Wednesday, August 08, 2012

Stupidity in spaaaaaaaaaaaaace!

Idiots write letters

There's nothing like a successful space mission to set off the smugly ignorant. “Think about the children!” they cry. They wring their moist hands over the millions and billions of dollars that they assume were wastefully blasted into space instead of used for charitable works. This morning's San Francisco Chronicle provided a perfect case in point:
But what about the hungry?

The land rover Curiosity arrives on Mars safely. What a feat!

But $2 billion to find water on a planet when hundreds of children go to bed hungry, when teachers, police and firefighters are dismissed? Where are our priorities?

People might say, “But look what we get from our space travel.” When a child says, “Mommy, I'm hungry,” does her mother say, “I know honey, but isn't it wonderful we have Teflon”? What a country.

RMS-O, San Francisco
Damn! The stupid is strong in this one. Did you catch the “hundreds of children”? The ignorant letter-writer doesn't even appreciate the scope of the problem she is decrying. There are millions of children in the United States alone who lack adequate supplies of food, without even taking into account the more severe problems elsewhere in the world. Totally clueless people should not be giving others advice.

That, however, is not my main point. I want to underscore the stupidity of blaming NASA's budget for our failure to ameliorate social ills. As Isaac Asimov pointed out decades ago, it makes no sense to take money from one worthy cause to fund a different worthy cause when so many unworthy money-pits are right under our noses. The cost of the Curiosity mission was reported at approximately $2.5 billion (which the Associated Press foolishly cited as “budget-busting”). That total amount would barely have covered three days of the misbegotten war in Iraq. And you may recall that war did last a little over three days.

That sheds a slender ray of perspective-giving light on the subject, doesn't it?

In the meantime, quite apart from the exciting prospects of scientific discovery and exploration, Curiosity's budget supported (and supports) teams of engineers, scientists, and technicians. These people are a key component of the nation's tech base and infrastructure. Should we outsource all of their jobs to China or India? Besides, they pay mortgages and feed their children just like everyone else. None of the Curiosity budget dollars were simply blasted into space. They were spent on the ground, adding to the economic contributions of our technological and scientific endeavors.

Let's take up a contribution to shoot the San Francisco letter-writer into space. She'll be right at home in the vacuum.


Billy C said...

And don't forget the hundreds of commercial products based on NASA's research and technology. That two and a half billion isn't a cost, it's an investment.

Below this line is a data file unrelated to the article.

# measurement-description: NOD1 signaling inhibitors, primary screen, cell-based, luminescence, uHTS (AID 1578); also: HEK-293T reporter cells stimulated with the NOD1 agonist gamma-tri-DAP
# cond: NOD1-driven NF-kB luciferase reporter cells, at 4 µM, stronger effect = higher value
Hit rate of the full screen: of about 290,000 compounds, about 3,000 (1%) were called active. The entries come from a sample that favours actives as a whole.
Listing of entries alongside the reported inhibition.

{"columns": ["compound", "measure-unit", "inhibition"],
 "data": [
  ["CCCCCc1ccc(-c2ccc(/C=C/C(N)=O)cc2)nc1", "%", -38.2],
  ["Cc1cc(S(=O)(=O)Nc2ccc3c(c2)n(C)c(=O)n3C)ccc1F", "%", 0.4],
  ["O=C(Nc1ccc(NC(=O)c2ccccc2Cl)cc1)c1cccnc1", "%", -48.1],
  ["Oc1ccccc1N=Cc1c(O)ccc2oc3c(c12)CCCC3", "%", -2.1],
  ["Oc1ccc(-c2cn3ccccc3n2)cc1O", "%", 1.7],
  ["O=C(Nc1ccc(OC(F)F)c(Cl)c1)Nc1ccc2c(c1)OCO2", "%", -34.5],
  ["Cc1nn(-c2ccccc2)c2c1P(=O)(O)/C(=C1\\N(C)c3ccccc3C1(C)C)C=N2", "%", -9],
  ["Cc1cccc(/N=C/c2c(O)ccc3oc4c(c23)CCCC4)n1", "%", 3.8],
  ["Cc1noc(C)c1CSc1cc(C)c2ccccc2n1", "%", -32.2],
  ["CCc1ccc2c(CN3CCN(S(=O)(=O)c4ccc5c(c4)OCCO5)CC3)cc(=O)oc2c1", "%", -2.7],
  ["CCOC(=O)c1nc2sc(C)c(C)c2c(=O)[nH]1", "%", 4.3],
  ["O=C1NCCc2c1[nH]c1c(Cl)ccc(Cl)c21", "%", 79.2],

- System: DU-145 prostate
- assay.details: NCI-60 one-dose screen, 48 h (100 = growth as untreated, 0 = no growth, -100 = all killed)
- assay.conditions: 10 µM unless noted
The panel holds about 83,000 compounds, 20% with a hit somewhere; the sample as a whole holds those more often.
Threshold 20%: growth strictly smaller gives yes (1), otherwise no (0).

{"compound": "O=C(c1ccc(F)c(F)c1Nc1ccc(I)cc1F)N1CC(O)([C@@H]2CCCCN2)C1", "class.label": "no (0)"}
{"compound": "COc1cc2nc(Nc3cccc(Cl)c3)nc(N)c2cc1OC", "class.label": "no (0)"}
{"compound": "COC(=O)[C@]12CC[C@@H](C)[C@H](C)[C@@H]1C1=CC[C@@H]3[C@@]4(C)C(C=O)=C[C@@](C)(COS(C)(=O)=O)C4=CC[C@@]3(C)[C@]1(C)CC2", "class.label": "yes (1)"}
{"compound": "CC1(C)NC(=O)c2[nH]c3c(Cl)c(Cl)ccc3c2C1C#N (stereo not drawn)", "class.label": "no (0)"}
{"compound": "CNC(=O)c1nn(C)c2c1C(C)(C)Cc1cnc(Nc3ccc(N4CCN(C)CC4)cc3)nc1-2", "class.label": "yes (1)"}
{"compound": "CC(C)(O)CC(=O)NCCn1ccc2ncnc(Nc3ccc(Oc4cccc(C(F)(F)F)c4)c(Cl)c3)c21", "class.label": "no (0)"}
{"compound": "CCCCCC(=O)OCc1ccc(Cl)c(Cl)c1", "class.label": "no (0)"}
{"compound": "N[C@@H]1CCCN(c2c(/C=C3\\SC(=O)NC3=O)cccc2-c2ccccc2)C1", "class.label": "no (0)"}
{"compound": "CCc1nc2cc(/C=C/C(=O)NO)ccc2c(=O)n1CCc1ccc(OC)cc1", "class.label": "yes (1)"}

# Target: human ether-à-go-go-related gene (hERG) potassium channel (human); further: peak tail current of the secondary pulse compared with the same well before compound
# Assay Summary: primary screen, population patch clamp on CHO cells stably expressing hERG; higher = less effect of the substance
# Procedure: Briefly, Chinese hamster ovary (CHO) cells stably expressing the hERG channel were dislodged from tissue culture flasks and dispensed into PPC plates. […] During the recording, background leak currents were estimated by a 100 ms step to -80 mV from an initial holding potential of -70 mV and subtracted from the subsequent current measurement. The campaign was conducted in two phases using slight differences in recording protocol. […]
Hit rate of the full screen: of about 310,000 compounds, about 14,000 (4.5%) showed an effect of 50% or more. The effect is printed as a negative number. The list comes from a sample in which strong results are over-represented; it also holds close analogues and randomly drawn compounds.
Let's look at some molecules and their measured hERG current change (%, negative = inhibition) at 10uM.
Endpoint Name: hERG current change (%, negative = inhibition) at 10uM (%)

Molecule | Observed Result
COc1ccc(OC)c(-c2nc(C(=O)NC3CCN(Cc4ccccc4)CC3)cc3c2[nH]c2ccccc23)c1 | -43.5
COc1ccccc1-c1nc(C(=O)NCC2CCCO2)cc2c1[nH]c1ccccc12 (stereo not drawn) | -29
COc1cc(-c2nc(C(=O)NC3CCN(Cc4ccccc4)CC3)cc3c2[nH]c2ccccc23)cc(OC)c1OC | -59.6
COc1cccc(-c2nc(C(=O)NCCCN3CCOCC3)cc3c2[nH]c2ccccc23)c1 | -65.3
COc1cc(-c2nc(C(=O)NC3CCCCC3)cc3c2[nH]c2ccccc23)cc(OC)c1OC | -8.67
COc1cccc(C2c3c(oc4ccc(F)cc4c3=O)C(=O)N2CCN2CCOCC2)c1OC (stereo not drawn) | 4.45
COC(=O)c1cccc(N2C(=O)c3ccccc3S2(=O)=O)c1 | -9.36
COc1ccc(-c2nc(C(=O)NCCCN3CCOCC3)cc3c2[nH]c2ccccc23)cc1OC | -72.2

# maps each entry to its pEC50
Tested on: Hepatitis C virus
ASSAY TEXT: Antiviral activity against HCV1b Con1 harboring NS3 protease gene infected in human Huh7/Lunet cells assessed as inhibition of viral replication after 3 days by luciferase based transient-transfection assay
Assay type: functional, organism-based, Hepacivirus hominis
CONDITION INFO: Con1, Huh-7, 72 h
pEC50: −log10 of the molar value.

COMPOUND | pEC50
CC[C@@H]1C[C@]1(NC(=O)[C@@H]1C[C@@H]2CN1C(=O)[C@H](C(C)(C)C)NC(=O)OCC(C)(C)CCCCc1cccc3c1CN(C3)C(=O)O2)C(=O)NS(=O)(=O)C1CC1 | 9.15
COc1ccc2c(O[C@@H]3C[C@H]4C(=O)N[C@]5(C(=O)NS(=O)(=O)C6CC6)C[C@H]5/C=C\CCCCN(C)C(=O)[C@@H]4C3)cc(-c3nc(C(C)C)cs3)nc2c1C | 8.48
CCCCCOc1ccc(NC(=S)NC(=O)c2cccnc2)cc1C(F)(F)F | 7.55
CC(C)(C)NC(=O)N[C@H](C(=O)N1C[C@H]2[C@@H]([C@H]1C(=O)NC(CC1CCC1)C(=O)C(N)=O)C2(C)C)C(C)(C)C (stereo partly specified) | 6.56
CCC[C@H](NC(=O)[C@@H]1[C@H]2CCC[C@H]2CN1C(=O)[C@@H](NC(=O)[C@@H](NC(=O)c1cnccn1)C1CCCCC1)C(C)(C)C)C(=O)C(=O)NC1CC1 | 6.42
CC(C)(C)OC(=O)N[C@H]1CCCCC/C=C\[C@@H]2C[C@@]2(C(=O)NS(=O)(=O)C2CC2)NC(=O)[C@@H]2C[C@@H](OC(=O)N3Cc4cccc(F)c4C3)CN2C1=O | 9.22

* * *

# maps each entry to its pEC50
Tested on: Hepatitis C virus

I haven't seen a recent estimate of the return on investment generated by the space program, but I'm willing to bet it beats that of invading oil-producing countries.

NASA produces an annual report, "Spinoff", which "serves as a tool to educate the media and the general public by informing them about the benefits and dispelling the myth of wasted taxpayer dollars."

There's also an associated website here:

Zeno said...

The letter-writer makes a mocking reference to Teflon (I'm surprised she forgot to cite Tang), but this is to be expected from someone so ignorant. I maintain that weather satellites all by themselves more than make up for NASA's budget because of the dollars saved by more accurate forecasting. No one in the U.S. has been surprised by a hurricane coming out of the blue in decades because eyes in the sky give plenty of warning (even if some people are foolish enough to ignore them). But the clueless people prefer to carp about things they don't understand.

Gene O'Pedia said...

Yeah, Teflon. Discovered in 1938, patented before the end of WW II and used in countless ways, including as durable gaskets on chemical processing equipment at the Hanford site (Manhattan Project). All of which, I believe, was well before NASA or even any man-made satellites had been created.

And well before a future president was deemed to be the Teflon President. As opposed to Richard Nixon, who may very well have been the Velcro President.

Karen said...

I may be missing something, but what indication is there that the writer is female?

Zeno said...

I reduced her name to ambiguous initials, but you can see the full version on the Chronicle website.

event-eve_nt-eventos said...

False economies, to support commerce that the government doesn't and should, makes the reason for "ill fated fundings"...!
So funds NASA, and a lot of working americans, thought it be a pack of apes making up stories, and real real bad told ones ! Meanwhile this justifies, Governments to not manage their social problems! HEAVEN IS NOT HERE! Capitalism never works! It only does as a smoke screen of reality!
So World governments do not have much imagination how to run the World better. And so this justifies other skeems a "drug money or other"...! Which is dirty money if not war or slavery money!
HOW DIFFERENT IT WOULD BE if stories were not told! We would all learn something and feel more satisfied with ourselves!
IF USA GOVERNMENT CANNOT RUN NASA. It is because they do not know how!

Tualha said...

Poor Markuze, he's off his meds again. And in violation of his parole.

Bacopa said...

You may just be right about Mabus/Markuze.Zeno's been over at FtB a lot lately and Markuze might have have followed him here.

Dude is really weird. One atheist site gave him a whole thread of his own just to try to keep him out of other threads. Wow, most people do cute photoshops of piglets. Not this guy. Dude's a threat to piglets.